For the headphone amp, I purchased this Yamaha mixer: https://www.long-mcquade.com/43487/P...ries-Mixer.htm. I plan to wire the input to the amp to 3 pin DIN connectors, then wire the output from the mixer back to the amp inputs. At least then I will be able to play it with headphones! The mixer was relatively inexpensive, and I have used it before, so I know it is reliable.

          Comment


          • you795a
            you795a commented
            Editing a comment
            I might be wrong here but I am wondering if that board in photo 1 is to bring the audio from the cage boards to line level and that the two red plugs with the white shielded cable goes to the input of the amp. On the amp on the top left, there are two holes. If you use a small straight edge screw driver you can adjust the pots that are in those holes. Just be careful because those pots do break easily. They are small blue and white pots.

          • myorgan
            myorgan commented
            Editing a comment
            Looks like it to me, You795a.

            As we know the MOS-2 used different, non-line-levels than an ADC or MDS organ would use. Therefore, in order to have a newer amplifier in an older organ, some conversion of the signal needed to take place.

            Michael

        • #6
          I still can't get the gallery to work, so I just posted another post. I'll post more photos of the top dissasembled when I have them.

          Comment


          • Admin
            Admin commented
            Editing a comment
            Uploads to the Galley are moderated. Allow 24 hours for pictures to be available there.

          • myorgan
            myorgan commented
            Editing a comment
            It looks like your last photo above shows the combination action board. Assuming the board is correctly oriented, you'll see two wires coming off the board in the lower, right-hand corner. That is where the batteries would have been connected. Should you choose to re-connect them, be aware the polarity should probably be advised on the batteries. I may have that information in documentation here–somewhere.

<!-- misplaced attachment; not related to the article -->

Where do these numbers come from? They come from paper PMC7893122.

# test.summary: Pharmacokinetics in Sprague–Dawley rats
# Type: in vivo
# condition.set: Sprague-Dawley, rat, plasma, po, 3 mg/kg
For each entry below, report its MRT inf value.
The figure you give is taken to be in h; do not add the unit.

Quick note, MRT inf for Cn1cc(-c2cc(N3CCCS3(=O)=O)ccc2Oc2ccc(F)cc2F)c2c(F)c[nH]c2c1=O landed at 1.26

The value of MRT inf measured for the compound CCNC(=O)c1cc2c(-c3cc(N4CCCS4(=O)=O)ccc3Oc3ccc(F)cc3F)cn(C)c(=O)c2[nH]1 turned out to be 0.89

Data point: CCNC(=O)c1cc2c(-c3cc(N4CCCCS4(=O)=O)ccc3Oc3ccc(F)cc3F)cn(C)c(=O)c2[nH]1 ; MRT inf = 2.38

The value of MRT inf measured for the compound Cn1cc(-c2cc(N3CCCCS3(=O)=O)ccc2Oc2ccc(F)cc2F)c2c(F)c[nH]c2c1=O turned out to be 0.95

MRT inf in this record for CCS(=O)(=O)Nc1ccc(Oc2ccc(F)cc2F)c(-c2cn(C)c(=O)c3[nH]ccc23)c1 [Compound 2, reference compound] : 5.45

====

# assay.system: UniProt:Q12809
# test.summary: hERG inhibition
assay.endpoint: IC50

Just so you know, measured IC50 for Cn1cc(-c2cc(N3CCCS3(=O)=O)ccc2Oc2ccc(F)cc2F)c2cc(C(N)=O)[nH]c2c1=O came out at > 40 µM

Michael

        • #7
          Thanks to everyone for their advice and congratulations!

          Thanks You795a for the tips about the amplifier. I have finally finished all of the refoaming, and next time I am at the organ I am excited to try it out! If the speakers are too loud, then I will carefully lower the amplifier volume as you suggest, to avoid any problems with the neighbours. The previous owners told me that they had turned the speakers against the walls because they found them too loud! That makes sense that the other audio board brings the organ output to line level. That is very beneficial, because line level makes it a lot easier to interface with other equipment.

          Thanks Michael for your advice about the battery. Whoever worked on it last was very kind, as they wrote the battery polarity on the board! I have ordered the appropriate battery cases, and I will attach them to the floor of the upper section, and wire the wires to the appropriate spots on the capture board you mentioned. Looking at other forum posts, I read that there is also a second battery in the lower segment of the organ, in one of the "cages" would you happen to know where about that battery would be, and how to check it/change it? I want to pre-empt some of the common problems if possible.